Megan Harmon competes at the 2013 International Paralympic Committee Alpine Skiing Para-Snowboard World Cup in Copper Mountain, Colo.
Traveling around the world and living in the Paralympic Village can leave the most organized athlete asking what day of the week it is, let alone what the date is. The U.S. team even has whiteboards scattered through the halls of their living quarters to remind athletes and staff what day it is.
But for snowboarder Megan Harmon, there is one date that is always on her mind.
On March 12, 2009, Harmon was a typical college student when a serious motorcycle accident resulted in the amputation of her left leg just above the knee. Within two weeks, she was walking with a prosthetic and returned to snowboarding six months later.
March 12, 2014, marks the five-year anniversary of the accident, a day Harmon now calls her "undead day." The quiet and friendly Harmon got a huge smile on her face when she realized the date.
“Wow, I can’t believe it’s the 12th; that’s so cool,” she said. “My friends and I dubbed it my ‘undead day'. I knew I didn’t want it to be a day each year that bummed me out or turned out to be a terrible thing. I turned it into a party day. When I was in college, we would have parties for special events like birthdays, and my day turned into a huge party. I even got to the point of looking forward to it.”
When Harmon moved from her home in Alabama to Utah to pursue snowboarding competitively, she wasn’t sure how to keep up the tradition. She found that another athlete shared a similar anniversary date, and together they threw a joint party last year. This year, however, the celebration has certainly reached new heights. Named a member of the first U.S. Paralympic snowboarding team, being in Sochi will be an anniversary to remember.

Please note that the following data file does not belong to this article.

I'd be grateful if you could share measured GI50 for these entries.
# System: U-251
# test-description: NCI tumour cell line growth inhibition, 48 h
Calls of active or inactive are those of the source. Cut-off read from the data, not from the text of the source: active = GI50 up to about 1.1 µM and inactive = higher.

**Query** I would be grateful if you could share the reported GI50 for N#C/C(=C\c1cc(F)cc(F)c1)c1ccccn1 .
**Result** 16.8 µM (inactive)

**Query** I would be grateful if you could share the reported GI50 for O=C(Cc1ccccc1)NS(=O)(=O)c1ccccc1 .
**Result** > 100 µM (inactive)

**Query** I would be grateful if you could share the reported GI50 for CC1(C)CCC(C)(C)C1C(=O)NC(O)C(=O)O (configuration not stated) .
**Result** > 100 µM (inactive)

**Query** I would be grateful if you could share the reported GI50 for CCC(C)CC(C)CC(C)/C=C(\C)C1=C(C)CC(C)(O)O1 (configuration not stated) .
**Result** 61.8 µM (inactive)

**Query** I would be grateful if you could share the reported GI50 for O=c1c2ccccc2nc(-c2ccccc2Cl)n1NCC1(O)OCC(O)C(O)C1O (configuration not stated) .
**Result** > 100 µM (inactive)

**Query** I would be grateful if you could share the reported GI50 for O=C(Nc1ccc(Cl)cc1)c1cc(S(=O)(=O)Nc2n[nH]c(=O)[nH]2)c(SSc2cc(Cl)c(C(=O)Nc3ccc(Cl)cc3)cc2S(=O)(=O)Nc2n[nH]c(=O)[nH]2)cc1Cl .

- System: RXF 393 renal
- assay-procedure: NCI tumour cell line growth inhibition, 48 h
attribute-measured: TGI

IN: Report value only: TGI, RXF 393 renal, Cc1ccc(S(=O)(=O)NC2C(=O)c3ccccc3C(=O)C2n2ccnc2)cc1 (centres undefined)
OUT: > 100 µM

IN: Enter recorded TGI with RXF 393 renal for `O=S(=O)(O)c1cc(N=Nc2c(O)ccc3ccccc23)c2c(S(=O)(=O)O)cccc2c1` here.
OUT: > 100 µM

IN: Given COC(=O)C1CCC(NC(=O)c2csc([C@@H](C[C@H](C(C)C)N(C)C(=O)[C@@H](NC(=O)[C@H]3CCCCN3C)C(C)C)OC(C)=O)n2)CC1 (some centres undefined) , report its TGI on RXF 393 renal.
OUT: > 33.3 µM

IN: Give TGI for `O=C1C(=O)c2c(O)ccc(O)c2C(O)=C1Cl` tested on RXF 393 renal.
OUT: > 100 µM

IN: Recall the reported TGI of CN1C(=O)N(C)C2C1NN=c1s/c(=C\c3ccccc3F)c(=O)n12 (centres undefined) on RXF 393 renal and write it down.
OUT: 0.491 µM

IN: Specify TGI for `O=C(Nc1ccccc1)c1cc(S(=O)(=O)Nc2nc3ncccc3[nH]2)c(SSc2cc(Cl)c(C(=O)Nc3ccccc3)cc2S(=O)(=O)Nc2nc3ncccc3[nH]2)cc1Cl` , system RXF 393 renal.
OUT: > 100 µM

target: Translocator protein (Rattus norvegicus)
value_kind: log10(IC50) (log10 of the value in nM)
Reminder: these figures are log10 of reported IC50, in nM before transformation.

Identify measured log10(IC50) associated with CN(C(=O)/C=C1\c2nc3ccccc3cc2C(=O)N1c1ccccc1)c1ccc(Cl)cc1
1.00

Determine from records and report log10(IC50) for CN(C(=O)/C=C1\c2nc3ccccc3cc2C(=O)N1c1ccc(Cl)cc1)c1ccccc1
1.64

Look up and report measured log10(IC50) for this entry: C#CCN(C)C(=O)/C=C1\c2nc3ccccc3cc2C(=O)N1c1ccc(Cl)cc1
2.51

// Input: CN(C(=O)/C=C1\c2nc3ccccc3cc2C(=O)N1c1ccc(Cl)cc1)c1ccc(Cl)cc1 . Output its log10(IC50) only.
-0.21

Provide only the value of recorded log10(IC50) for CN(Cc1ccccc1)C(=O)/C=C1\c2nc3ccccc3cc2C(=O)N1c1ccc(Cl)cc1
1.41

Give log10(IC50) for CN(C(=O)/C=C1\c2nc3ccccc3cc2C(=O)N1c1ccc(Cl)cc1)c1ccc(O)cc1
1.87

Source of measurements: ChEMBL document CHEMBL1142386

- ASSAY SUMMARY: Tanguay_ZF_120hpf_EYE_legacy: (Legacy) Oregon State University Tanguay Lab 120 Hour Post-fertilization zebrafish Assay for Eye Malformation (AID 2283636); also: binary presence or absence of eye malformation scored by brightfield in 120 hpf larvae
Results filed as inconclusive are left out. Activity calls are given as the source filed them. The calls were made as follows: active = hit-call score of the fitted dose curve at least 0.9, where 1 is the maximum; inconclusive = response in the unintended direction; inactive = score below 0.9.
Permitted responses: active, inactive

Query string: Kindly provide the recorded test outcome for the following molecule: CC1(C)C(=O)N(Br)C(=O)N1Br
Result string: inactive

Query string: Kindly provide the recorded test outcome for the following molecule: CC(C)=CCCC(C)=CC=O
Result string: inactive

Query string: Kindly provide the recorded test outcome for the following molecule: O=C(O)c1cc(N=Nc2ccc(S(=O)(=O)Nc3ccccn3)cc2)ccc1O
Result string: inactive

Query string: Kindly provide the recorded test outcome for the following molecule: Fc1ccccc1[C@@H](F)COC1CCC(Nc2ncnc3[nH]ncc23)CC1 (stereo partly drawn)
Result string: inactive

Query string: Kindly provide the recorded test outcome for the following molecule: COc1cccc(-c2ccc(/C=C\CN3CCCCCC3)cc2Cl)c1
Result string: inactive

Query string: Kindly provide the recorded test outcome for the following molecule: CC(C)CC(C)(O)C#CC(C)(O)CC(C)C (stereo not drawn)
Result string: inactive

When Harmon recalls her journey to these Games, it is one she has pursued with passion, dedication and support.
“I was lucky. My parents always had high expectations for me. They were so supportive and always told me after my accident that I would get back to the things I loved like backpacking and snowboarding. It was me that needed to realize it. I needed to prove to myself that I could do it,” recalls Harmon.
Often Harmon hears people wonder how there can be an Alabamian on the snowboard team. It was never just a matter of geography, though.
“The drive that I had toward making this a reality, it took a lot of dedication,” she said.
Once Harmon chose to pursue the sport at a competitive level, she was so anxious to move to Utah to train that she took 19 course credits in one semester so she could graduate and pursue her dream. Today, that dedication also finds Harmon balancing training with her work as a quality control engineer for ATK.
It takes some natural ability to be successful in a relatively short amount of time, Harmon acknowledged.
“It does take a level of natural athleticism to jump into something really quickly but a lot of it also was about being brave, especially my first season. Pushing myself to do things that I thought were terrifying, I just made myself go for it. Usually I would fall the first time, and I would land it the second time; that’s how I learned so quickly.”
Harmon also has high expectations for the sport of snowboarding.
“I love how much our sport has grown,” she said, referring to the nearly tripled enrollment in the sport since the Paralympic announcement in May 2012. “I want everyone to watch; the course is going to be super-fast and technical. There will likely be some epic moments. This is such an incredible way to get more people involved in our sport as fans and athletes.”
The first-ever Paralympic snowboard cross competition is March 14.